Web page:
In a surreal world defined by social distancing, the dynamics of professional sports have been upended in dramatic fashion. When COVID-19 made its mark on the U.S. in March, players and fans alike witnessed the widespread cancellation or suspension of professional sports seasons. The sheer speed with which sports leagues canceled their seasons was striking, a trend that began with the NBA’s abrupt suspension of their season after Utah Jazz center Rudy Gobert became the first NBA player to test positive for the coronavirus.

In late July, after a previously unthinkable five-month hiatus, professional sports returned, but without the vigor and energy of fans. Fans may be able to cheer for their favorite teams at home through the TV or tune into the game through a virtual fan experience, but those alternatives do not equate to the invigorating excitement of a normal game setting. 

As a Philadelphia native and longtime fan of the Philadelphia 76ers, I constantly think about returning to Wells Fargo Center, enjoying a delicious Shake Shack burger and sitting knee-to-knee with fellow fans. That said, we’re living in a time when maintaining our collective health has become the utmost priority. With this in mind, virtual reality may be the next best thing for recreating the magic of live sports. 

While it’s easy to feel disconnected from the game while sitting on the couch, virtual reality is unique because it can transport the user to any environment of their choosing. Using a virtual reality headset, a user’s senses align with the programmed senses of the technology, resulting in an immersive experience that the brain perceives as real. Rather than providing solely a fixed view of the game, virtual reality transports fans into the game venue and allows them to reside anywhere, whether that be a front-row seat or luxury suite.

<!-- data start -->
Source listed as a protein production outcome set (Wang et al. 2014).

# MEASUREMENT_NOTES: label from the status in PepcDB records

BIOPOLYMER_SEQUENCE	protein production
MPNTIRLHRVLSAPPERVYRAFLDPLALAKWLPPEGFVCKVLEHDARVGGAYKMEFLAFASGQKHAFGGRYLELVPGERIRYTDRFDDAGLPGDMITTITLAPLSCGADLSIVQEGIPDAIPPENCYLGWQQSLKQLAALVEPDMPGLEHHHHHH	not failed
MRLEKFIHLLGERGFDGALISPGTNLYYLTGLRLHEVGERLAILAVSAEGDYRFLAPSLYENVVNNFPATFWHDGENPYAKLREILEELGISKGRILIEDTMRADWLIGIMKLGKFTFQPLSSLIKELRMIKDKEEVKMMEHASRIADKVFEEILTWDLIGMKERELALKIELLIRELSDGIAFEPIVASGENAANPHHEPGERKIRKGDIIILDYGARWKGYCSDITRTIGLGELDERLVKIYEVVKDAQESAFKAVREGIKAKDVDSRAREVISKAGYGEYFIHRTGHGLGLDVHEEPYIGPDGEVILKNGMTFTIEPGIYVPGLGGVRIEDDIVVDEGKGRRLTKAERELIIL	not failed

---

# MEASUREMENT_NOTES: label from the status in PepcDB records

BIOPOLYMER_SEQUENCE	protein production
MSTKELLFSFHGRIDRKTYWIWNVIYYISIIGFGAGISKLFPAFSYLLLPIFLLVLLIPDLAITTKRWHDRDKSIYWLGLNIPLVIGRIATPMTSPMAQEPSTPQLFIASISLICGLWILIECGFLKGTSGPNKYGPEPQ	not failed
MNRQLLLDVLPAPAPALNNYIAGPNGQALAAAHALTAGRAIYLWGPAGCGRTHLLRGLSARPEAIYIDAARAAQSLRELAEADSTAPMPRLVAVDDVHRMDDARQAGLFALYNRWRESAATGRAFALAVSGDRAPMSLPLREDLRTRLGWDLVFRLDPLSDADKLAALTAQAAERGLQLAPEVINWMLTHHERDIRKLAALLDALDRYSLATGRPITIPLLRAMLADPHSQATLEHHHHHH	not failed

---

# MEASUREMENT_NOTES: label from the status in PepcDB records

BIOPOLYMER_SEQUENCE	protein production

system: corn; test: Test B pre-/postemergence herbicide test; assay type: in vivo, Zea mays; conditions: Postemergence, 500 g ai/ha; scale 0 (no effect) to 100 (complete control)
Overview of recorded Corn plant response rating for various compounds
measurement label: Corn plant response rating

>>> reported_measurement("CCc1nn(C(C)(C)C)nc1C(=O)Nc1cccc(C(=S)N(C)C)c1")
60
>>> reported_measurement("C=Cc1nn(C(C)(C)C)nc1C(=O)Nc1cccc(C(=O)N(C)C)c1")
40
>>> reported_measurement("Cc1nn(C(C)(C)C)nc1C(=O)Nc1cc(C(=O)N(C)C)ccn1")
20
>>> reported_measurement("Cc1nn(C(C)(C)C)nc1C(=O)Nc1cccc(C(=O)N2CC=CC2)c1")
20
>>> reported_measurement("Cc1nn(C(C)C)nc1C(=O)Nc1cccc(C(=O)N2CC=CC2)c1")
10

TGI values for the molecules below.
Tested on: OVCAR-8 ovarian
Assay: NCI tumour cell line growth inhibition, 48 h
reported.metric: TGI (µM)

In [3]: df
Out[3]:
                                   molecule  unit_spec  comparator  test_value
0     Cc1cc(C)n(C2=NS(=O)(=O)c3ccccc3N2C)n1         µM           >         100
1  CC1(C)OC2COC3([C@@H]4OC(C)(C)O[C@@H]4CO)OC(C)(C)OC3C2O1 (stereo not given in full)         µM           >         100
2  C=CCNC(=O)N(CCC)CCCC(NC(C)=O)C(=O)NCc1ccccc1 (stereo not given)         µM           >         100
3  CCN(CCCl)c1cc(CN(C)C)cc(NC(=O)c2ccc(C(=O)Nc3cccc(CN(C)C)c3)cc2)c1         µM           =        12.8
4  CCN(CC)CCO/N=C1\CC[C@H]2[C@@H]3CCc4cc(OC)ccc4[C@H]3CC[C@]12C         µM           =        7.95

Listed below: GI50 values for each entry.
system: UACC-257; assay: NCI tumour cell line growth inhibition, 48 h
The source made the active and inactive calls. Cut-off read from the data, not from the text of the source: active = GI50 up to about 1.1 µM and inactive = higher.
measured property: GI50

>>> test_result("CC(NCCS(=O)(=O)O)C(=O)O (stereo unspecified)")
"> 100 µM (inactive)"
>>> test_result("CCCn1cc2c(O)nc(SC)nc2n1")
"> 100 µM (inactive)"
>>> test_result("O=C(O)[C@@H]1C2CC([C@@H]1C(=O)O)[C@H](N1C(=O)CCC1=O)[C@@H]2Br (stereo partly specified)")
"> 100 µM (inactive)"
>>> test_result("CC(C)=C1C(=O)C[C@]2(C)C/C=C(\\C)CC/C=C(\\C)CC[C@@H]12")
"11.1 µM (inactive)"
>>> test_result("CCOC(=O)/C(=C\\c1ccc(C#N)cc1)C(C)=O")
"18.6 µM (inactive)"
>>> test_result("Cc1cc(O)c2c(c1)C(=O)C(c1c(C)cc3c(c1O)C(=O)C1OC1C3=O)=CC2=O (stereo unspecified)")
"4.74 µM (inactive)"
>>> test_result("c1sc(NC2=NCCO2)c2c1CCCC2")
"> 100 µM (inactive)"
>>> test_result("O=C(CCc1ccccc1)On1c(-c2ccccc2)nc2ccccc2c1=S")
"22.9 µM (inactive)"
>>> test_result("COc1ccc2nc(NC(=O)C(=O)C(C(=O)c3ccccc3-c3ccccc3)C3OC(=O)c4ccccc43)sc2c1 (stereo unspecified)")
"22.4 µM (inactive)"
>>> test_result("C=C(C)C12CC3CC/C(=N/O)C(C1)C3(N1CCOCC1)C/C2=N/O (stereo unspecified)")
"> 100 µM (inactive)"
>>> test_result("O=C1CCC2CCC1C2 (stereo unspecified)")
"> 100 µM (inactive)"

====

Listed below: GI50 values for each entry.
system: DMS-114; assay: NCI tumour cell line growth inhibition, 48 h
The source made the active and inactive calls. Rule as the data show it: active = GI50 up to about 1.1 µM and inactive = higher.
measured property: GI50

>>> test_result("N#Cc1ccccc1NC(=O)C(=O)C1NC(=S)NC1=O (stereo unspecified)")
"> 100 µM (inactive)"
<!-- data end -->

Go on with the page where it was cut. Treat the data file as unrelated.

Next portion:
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The NBA has been at the forefront of the shift toward virtual reality, a trend that began in 2015 when the league partnered with NextVR to broadcast a live-streamed game between the New Orleans Pelicans and the Golden State Warriors. Due to the smaller size of the NBA court and clearer sightlines, virtual reality has seen its smoothest and most focused transition in the basketball world. Virtual reality cameras now frequent NBA arenas, and NextVR and Oculus Venues have paved the way for a new era of fan engagement. 

A notable development was Apple’s purchase of NextVR in mid-May. While NextVR has been live-streaming games on a weekly basis, they were recently forced to lay off employees in 2019 due to a slower-than-expected headset popularity growth. Apple’s opportunistic purchase of NextVR signals its commitment to not only enter the virtual reality industry but also transform the way in which fans experience professional sports. With multiple projects in the pipeline, such as augmented reality glasses and a hybrid augmented reality and virtual reality headset that blends groundbreaking resolution with an advanced cinematic speaker system, Apple has a golden chance to harness NextVR’s infrastructure and existing partnerships to bolster the virtual fan engagement market. 

In a clear way, COVID-19 has imposed limitations on fan engagement that have opened the door for the rise of virtual reality. Consumer demand for virtual reality headsets is projected to grow by 46% in 2021, and the development of new products will continue to lower prices and augment virtual reality technology. As more fans and sports leagues recognize the utility of virtual reality, the sky will become the limit for this exciting new technology.